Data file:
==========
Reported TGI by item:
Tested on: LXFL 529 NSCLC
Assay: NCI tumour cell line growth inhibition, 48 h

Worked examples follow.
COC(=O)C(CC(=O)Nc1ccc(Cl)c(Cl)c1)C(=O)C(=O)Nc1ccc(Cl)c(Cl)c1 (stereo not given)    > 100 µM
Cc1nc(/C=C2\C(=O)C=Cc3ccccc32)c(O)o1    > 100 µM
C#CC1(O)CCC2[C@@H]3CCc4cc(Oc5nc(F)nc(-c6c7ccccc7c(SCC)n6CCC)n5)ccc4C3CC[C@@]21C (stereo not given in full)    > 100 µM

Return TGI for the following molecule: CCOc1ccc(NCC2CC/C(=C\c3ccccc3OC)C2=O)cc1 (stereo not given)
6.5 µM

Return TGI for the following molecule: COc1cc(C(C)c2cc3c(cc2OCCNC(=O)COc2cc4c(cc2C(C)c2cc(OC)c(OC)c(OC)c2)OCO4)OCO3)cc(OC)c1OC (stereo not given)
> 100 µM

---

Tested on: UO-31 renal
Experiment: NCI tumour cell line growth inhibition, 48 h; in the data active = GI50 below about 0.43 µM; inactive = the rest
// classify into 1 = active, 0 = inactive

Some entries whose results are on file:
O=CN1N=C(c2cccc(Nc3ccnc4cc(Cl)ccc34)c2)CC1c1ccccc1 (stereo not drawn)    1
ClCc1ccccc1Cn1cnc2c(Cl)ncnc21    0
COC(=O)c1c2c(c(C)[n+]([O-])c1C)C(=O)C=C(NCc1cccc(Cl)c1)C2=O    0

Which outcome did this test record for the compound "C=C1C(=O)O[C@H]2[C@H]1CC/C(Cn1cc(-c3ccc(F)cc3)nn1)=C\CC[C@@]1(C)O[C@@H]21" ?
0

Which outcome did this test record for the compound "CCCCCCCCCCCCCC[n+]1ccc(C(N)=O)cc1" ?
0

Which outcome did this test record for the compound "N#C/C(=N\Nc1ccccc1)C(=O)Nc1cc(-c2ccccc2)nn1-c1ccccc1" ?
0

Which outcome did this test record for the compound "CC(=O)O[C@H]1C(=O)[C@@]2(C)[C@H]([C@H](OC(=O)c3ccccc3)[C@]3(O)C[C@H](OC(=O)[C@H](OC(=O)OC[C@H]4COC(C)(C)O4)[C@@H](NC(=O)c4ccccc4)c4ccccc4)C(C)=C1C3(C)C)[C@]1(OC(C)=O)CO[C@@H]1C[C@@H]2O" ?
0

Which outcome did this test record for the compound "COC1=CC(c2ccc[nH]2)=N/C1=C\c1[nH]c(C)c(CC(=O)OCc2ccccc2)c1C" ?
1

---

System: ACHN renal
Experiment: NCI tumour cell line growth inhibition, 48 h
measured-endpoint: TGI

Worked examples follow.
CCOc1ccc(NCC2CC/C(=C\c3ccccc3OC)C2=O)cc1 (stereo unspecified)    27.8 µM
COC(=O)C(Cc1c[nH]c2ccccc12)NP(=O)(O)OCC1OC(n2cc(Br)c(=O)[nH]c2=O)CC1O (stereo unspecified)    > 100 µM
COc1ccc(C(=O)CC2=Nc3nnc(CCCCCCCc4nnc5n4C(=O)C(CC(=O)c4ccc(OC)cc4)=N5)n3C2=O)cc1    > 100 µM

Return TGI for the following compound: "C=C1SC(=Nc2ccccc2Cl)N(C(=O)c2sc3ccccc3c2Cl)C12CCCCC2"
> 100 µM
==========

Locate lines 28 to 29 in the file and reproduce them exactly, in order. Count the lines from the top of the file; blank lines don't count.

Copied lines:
Which outcome did this test record for the compound "COC1=CC(c2ccc[nH]2)=N/C1=C\c1[nH]c(C)c(CC(=O)OCc2ccccc2)c1C" ?
1